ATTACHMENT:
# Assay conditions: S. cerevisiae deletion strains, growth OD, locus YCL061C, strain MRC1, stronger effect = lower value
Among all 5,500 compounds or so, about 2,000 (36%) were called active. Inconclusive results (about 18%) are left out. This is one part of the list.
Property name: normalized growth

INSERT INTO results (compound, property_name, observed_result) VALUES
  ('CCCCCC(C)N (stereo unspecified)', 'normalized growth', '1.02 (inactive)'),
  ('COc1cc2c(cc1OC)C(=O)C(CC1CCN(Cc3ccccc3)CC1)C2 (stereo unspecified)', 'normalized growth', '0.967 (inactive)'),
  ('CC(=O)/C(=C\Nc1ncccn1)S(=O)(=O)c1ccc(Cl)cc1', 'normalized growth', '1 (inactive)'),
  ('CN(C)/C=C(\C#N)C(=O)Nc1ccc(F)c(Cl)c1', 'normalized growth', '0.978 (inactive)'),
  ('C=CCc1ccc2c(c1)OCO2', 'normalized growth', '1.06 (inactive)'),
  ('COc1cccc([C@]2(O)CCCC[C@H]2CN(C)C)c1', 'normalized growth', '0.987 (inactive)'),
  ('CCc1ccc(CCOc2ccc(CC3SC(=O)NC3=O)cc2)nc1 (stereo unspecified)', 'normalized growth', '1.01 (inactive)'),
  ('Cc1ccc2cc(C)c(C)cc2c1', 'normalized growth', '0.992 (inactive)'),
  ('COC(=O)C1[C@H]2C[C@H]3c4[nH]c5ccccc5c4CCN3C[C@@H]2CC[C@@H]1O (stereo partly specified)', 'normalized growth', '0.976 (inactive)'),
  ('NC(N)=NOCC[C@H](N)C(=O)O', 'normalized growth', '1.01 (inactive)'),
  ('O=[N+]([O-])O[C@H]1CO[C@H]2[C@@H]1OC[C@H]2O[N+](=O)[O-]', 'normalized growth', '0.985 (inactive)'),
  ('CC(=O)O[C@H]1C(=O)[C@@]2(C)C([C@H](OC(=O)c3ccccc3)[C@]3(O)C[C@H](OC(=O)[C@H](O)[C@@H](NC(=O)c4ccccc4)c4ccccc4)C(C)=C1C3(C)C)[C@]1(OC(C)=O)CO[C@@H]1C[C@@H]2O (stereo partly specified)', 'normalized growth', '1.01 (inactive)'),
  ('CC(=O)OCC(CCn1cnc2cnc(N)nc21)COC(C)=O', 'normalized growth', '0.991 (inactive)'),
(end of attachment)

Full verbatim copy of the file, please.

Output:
# Assay conditions: S. cerevisiae deletion strains, growth OD, locus YCL061C, strain MRC1, stronger effect = lower value
Among all 5,500 compounds or so, about 2,000 (36%) were called active. Inconclusive results (about 18%) are left out. This is one part of the list.
Property name: normalized growth

INSERT INTO results (compound, property_name, observed_result) VALUES
  ('CCCCCC(C)N (stereo unspecified)', 'normalized growth', '1.02 (inactive)'),
  ('COc1cc2c(cc1OC)C(=O)C(CC1CCN(Cc3ccccc3)CC1)C2 (stereo unspecified)', 'normalized growth', '0.967 (inactive)'),
  ('CC(=O)/C(=C\Nc1ncccn1)S(=O)(=O)c1ccc(Cl)cc1', 'normalized growth', '1 (inactive)'),
  ('CN(C)/C=C(\C#N)C(=O)Nc1ccc(F)c(Cl)c1', 'normalized growth', '0.978 (inactive)'),
  ('C=CCc1ccc2c(c1)OCO2', 'normalized growth', '1.06 (inactive)'),
  ('COc1cccc([C@]2(O)CCCC[C@H]2CN(C)C)c1', 'normalized growth', '0.987 (inactive)'),
  ('CCc1ccc(CCOc2ccc(CC3SC(=O)NC3=O)cc2)nc1 (stereo unspecified)', 'normalized growth', '1.01 (inactive)'),
  ('Cc1ccc2cc(C)c(C)cc2c1', 'normalized growth', '0.992 (inactive)'),
  ('COC(=O)C1[C@H]2C[C@H]3c4[nH]c5ccccc5c4CCN3C[C@@H]2CC[C@@H]1O (stereo partly specified)', 'normalized growth', '0.976 (inactive)'),
  ('NC(N)=NOCC[C@H](N)C(=O)O', 'normalized growth', '1.01 (inactive)'),
  ('O=[N+]([O-])O[C@H]1CO[C@H]2[C@@H]1OC[C@H]2O[N+](=O)[O-]', 'normalized growth', '0.985 (inactive)'),
  ('CC(=O)O[C@H]1C(=O)[C@@]2(C)C([C@H](OC(=O)c3ccccc3)[C@]3(O)C[C@H](OC(=O)[C@H](O)[C@@H](NC(=O)c4ccccc4)c4ccccc4)C(C)=C1C3(C)C)[C@]1(OC(C)=O)CO[C@@H]1C[C@@H]2O (stereo partly specified)', 'normalized growth', '1.01 (inactive)'),
  ('CC(=O)OCC(CCn1cnc2cnc(N)nc21)COC(C)=O', 'normalized growth', '0.991 (inactive)'),